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Answer 7 Questions to Discover if You’re in a CoDependent Relationship (with an Asshat!)

codependent relationshipsHi Guys — I’m thrilled to announce I’ll be speaking at my first relationship seminar in April! Come see me there! Onward now:

Welcome back to my #AsshatRecoveryProgram and happy 2015!

In the new year I want to take on that soul-sucking, heart-crushing, ego-bashing little monster named Codependency.

Web MD says you’re in a codependent relationship if:

1. You are unable to find satisfaction in your life outside of a specific person.

Example: When my former Asshat decided at the last minute not to come to my best friend’s wedding with me (and I was a bridesmaid!) because he’d just returned from a boys’ Vegas trip where he’d probably slept with too many hookers, I forced myself to go anyway. But I was miserable the whole time, even whilst joining in that whimsical line dance, La Macarena.

2. You recognize unhealthy behaviors in your partner, but stay with him or her in spite of them.

Example: When my Asshat said he was working overtimes at the fire station and was actually stepping out with different women (and making his co-workers lie to me), I still moved in with him and tried to get him to marry me.

3. You give support to your partner at the cost of your own mental, emotional, and physical health.

Example: When my Asshat showed up several times unexpectedly before I had a work shift and begged me to type up and print out papers he had due for his college courses, I’d be late for work scrambling to help him out.

4. People around you have given you feedback that you are too dependent on your partner.

Example: Whenever I inadvertently slipped and told family members all of the shenanigans my Asshat pulled, they desperately wanted to kidnap and send me to an undisclosed rehabilitation center under a mountain in Utah.

(And no, they aren’t Scientologists so I didn’t run into David Miscavige’s rebellious, missing wife, Shelly, whom Tom Cruise is probably reprogramming with a dog’s shock collar as I type this.)

5. If you have a desire, at times, for more independence but feel an even stronger conflict when you attempt to separate in any way.

Example: Logically I knew my treatment at the hands of my Asshat was emotionally abusive, but every time I tried to walk away I was in excruciating emotional, mental and even physical pain. I suspect it felt much like coming off of drugs.

(Which makes me empathize with Sid and Nancy.)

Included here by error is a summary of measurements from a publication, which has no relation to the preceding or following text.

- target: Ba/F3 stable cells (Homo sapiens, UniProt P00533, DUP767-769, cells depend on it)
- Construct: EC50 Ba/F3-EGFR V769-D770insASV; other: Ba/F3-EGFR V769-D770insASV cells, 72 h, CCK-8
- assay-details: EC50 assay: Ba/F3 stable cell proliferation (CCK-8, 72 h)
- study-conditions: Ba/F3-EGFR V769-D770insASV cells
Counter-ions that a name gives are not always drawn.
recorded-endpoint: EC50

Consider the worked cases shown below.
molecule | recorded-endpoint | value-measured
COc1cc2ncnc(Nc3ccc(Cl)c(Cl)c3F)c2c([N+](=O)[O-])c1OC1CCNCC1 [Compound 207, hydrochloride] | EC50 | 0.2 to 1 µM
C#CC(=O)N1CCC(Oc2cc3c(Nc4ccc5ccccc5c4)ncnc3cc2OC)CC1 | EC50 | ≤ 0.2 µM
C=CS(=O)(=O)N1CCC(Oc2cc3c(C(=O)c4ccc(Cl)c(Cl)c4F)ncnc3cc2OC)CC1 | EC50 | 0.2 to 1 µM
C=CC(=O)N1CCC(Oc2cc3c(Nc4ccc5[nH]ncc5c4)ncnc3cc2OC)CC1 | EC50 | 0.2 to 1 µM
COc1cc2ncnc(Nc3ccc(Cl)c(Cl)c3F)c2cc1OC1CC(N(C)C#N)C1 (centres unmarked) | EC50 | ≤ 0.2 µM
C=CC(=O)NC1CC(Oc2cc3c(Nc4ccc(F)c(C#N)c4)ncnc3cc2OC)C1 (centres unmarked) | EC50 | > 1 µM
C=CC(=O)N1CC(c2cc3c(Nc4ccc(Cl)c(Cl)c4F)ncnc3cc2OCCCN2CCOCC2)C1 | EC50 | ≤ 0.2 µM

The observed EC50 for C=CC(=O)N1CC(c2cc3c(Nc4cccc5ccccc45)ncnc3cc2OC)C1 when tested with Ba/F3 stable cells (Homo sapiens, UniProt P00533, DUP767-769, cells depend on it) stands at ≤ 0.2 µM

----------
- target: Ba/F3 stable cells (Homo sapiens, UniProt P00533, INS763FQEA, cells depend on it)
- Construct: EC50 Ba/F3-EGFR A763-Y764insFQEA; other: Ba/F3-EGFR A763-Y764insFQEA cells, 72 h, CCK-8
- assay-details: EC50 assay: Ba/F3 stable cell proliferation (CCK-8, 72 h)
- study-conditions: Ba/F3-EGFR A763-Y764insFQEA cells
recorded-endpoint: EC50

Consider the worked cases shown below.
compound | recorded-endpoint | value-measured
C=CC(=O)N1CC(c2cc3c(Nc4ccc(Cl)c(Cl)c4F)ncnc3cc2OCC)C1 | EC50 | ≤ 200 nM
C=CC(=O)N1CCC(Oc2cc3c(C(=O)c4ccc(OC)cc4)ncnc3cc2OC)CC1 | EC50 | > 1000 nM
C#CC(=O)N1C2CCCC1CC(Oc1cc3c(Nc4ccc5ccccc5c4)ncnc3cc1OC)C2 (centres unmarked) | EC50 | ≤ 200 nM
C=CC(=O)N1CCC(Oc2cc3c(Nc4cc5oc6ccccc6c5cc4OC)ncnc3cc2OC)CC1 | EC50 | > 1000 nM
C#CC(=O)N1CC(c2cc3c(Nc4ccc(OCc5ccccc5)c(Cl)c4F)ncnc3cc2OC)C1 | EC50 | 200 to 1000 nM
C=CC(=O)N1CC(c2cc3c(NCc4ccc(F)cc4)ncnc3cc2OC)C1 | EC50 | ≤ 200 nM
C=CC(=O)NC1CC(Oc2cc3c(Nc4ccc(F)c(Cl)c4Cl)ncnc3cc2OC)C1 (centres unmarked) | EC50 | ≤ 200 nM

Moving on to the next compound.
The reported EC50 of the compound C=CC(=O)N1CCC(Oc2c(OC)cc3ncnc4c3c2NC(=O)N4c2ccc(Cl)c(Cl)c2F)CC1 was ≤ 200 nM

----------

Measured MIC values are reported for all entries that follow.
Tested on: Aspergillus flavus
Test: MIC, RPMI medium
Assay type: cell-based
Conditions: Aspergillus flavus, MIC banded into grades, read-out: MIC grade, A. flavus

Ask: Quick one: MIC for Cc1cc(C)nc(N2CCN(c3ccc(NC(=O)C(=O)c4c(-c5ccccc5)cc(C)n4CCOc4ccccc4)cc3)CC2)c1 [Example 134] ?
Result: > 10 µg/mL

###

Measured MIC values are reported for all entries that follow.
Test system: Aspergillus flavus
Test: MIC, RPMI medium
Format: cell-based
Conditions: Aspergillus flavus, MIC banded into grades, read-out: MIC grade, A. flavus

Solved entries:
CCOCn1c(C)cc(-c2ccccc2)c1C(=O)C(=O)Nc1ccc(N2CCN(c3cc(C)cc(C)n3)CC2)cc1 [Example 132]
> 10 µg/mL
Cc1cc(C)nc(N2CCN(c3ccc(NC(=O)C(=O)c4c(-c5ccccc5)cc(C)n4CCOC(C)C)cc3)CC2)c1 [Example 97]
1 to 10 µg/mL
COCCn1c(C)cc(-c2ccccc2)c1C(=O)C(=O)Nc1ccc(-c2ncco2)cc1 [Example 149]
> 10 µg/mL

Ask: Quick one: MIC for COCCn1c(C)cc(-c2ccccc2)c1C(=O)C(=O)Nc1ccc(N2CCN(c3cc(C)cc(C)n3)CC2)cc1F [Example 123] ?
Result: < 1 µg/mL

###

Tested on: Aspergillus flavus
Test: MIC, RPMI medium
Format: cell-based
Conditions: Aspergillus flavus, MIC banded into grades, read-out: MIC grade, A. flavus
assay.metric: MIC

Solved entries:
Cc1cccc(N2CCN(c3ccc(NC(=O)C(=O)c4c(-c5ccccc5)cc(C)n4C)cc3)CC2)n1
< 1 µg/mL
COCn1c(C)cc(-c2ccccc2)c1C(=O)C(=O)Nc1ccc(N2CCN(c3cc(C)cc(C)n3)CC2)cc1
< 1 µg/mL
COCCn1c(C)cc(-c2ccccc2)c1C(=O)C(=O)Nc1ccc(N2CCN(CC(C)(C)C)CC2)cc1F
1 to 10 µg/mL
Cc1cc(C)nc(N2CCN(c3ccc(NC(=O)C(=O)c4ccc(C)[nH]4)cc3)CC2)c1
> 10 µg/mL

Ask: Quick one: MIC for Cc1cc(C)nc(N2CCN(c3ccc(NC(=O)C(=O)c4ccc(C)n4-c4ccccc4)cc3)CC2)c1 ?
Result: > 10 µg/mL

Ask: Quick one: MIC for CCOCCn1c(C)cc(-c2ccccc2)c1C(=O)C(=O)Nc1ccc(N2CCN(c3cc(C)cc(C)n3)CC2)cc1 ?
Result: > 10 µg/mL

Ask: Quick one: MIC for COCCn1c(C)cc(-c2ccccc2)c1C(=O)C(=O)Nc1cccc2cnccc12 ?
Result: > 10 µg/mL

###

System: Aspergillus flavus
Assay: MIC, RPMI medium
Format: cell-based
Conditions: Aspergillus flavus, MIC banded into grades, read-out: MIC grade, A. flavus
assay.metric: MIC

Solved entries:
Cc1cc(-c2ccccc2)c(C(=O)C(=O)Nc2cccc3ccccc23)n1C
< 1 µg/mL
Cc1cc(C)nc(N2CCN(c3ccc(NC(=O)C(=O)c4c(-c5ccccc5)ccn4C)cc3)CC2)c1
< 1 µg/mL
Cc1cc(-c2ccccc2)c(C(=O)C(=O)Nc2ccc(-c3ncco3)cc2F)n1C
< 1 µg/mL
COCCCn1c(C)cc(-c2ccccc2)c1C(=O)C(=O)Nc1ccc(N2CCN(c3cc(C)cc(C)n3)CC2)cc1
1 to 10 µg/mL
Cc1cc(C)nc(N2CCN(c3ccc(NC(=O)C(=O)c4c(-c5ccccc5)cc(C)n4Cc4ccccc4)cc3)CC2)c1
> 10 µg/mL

6. You feel anxiety more consistently than any other emotion in your relationship.

Example: My Asshat was unpredictable. I never knew if he’d keep his plans with me and I never knew when he might betray me with another woman. So I spent much of my time stalking him and attempting to control and guard him. I was as anxious as a Selena Gomez with a Justin Bieber.

7. If you spend a great deal of time and energy either trying to change your partner or trying to conform to your partner’s wishes.

Example: I twisted myself like a pretzel in order to get my Asshat to change, even attempting to pretend I wasn’t codependent, which I could manage in a sixty second burst over the course of five years.

The reason I can write all of this down and not be utterly humiliated in sharing it is that I was addicted to codependent relationships for a reason. I inherited the addiction.

Mental Health America says of Codependency (which I consider to be cancer of the spirit):

“Codependency is a learned behavior that can be passed down from one generation to another. It is an emotional and behavioral condition that affects an individual’s ability to have a healthy, mutually satisfying relationship.

“It is also known as ‘relationship addiction’ because people with codependency often form or maintain relationships that are one-sided, emotionally destructive and/or abusive. The disorder was first identified about ten years ago as the result of years of studying interpersonal relationships in families of alcoholics.

“Co-dependent behavior is learned by watching and imitating other family members who display this type of behavior.”

Growing up my mom modeled the codependent relationship for me with her second husband, who was exactly like my last Asshat. And because my mom was a relationship addict she wasn’t reliable and had to send me to live with my dad when I was ten.

I then developed a codependent relationship with her, because I never knew when I would see her, depending on where she was with her addiction and the volatility it caused in her life.

I have a lot of empathy for my mom, because she experienced much the same treatment in her own childhood with parents who divorced when she was young, and an attractive mother who had her own codependent relationship addictions.

I’ve worked incredibly hard at breaking the generational cycle of codependency and have been free of it for over sixteen years now. I’m more proud of that accomplishment than any other in my life.

So ask yourself if any of these symptoms ring true to you and just keep coming back.

Also, I’ll be rolling out my first Asshat Recovery Webinar this summer to take you step-by-step through the way I conquered my codependent relationship addiction.

I’ll also be inviting participants to join a private Asshat Recovery Facebook group, which I’ll moderate, since group settings can be incredibly powerful.

(I will not allow John Travolta to participate. He’ll just try to turn us all into Scientologist Thetan)

In the meantime, are you suffering from addiction to codependent relationships and how does it show up in your life? I’d be happy to moderate the discussion that stems from any comments.

Subscribe to our Asshat Recovery newsletter now!

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